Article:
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IP Roundup: Panasonic, Agilent Technologies, Attomarker, Hitachi, Affymetrix

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Panasonic of Osaka, Japan, has received US Patent No. 8,388,820, "Biosensor, biosensor chip and biosensor device." The claimed biosensor includes a working electrode, a counter electrode, a working electrode terminal; a working electrode reference terminal connected to the working electrode by wires, and a counter electrode terminal connected to the counter electrode by a wire. By employing this kind of structure with at least three electrodes, the inventors claim it is possible to assay a target substance without being influenced by the line resistance on the working electrode side.


Agilent Technologies of Santa Clara, Calif., has received US Patent No. 8,389,218, "Analysis of single nucleotide polymorphisms using a nicking endonuclease." The method includes contacting a double-stranded genomic DNA with a site-specific nicking endonuclease that recognizes a sequence comprising a single nucleotide polymorphism, in which the endonuclease nicks the genomic DNA at a nick site only if a first allele of the SNP is present; denaturing the genomic sample; contacting the denatured genomic sample with an array comprising a first probe and a second probe, in which nicking results in less binding of the denatured sample to the first probe relative to a sample that is not nicked; and comparing the amount of hybridization to the first probe to the amount of hybridization to said second probe, in which decreased binding of the denatured genomic samples to the first probe relative to the second probe indicates that the first allele of the SNP is present.


Attomarker of Exeter, UK, has received US Patent No. 8,389,299, "Photonic biosensor arrays." The arrays consist of transparent substrates having surfaces bearing assay spots for Plasmon-resonance sensing. Each of the assay spots consists of a discrete metallic island made up of metallic nanoparticles to which are attached functionalizing molecules for binding to biological targets.


Hitachi of Tokyo has received US Patent No. 8,389,959, "Fluorescence analyzing device and fluorescence analyzing method." The approach relies on a substrate consisting of regions capable of immobilizing biologically-related molecules in positions of lattice points of a lattice structure. This causes the fluorescence from a certain lattice point to be wavelength-dispersed in a direction other than the direction toward the adjacent closest lattice point. According to the patent, the number of pixels of a two-dimensional sensor required for fluorescence analysis of the regions with the biologically-related molecules immobilized can be set to several hundred times to fifty times smaller than that in the conventional case without degrading the measurement accuracy.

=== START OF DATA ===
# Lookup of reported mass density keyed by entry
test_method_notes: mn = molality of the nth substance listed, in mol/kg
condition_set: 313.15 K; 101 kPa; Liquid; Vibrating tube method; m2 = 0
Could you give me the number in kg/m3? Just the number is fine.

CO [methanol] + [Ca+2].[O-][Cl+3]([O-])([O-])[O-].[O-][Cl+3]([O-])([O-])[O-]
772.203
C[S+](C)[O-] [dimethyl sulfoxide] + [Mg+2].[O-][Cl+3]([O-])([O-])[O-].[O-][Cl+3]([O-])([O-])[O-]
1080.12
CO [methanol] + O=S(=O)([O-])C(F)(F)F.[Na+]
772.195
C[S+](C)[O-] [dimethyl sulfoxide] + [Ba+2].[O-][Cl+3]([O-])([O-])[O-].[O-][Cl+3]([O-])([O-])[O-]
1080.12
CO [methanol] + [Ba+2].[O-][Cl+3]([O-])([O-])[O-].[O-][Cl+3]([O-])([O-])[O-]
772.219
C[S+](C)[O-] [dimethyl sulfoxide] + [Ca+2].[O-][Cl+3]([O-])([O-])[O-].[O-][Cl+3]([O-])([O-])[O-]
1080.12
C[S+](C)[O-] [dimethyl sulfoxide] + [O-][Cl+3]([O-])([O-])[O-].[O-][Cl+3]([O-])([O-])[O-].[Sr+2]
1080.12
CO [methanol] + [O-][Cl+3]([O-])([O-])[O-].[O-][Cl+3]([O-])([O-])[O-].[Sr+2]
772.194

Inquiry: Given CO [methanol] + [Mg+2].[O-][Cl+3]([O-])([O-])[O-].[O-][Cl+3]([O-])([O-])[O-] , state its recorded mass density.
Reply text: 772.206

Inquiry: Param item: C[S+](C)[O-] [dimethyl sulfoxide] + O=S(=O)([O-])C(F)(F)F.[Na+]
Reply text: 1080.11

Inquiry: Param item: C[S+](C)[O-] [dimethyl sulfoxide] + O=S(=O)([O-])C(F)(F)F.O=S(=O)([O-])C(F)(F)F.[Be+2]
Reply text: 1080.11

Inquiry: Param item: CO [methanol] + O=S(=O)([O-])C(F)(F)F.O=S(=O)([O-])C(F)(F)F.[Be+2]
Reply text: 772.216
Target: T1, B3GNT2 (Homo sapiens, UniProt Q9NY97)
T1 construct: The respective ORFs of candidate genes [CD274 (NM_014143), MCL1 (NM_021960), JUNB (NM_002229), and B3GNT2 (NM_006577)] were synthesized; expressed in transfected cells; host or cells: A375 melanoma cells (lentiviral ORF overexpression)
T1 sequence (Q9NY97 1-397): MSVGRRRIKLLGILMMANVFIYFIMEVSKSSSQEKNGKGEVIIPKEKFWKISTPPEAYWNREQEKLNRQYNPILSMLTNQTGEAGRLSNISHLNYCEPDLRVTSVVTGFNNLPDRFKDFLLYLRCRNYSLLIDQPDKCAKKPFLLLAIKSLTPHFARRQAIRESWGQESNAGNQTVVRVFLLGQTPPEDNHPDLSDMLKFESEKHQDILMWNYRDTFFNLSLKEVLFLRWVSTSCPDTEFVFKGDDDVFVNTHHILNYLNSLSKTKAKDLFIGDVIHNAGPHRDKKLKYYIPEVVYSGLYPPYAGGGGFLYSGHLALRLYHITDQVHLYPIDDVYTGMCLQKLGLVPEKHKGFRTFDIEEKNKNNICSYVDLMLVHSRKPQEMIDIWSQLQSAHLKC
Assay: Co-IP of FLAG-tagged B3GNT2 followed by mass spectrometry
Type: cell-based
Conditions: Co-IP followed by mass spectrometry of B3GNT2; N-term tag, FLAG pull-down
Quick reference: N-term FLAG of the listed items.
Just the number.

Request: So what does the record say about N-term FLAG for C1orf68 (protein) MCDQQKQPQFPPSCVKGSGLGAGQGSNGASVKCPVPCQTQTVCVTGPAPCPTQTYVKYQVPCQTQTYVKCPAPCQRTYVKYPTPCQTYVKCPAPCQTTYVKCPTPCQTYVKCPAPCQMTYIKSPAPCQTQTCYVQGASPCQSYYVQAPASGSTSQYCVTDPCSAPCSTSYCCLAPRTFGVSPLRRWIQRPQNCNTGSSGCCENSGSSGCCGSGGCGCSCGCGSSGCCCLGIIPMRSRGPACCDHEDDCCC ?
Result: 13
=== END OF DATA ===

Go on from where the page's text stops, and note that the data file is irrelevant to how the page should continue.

Affymetrix of Santa Clara, Calif., has received US Patent No. 8,391,582, "System and method for scanning of probe arrays." The system includes optical elements that direct an excitation beam at a probe array; detectors that receive reflected intensity data responsive to the excitation beam, where the reflected intensity data is responsive to a focusing distance between an optical element and the probe array; a transport frame that adjusts the focusing distance in a direction with respect to the probe array; an auto-focuser that determines a best plane of focus based upon characteristics of the reflected intensity data of at least two focusing distances where the detectors further receive pixel intensity values based upon detected emissions from probe features disposed on the probe array at the best plane of focus; and an image generator that associates each of the pixel intensity values with at least one image pixel position of a probe array based upon one or more position correction values.


Affymetrix has also received US Patent No. 8,392,355, "Computer software for visualizing genotyping data." According to the patent, high-density SNP genotype data is obtained from related individuals in a family. A pedigree is created, haplotypes are reconstructed, and likely recombination breakpoints are identified with the use of publicly available computer programs. A software tool is then used facilitate the visualization of the recombination events in the family.

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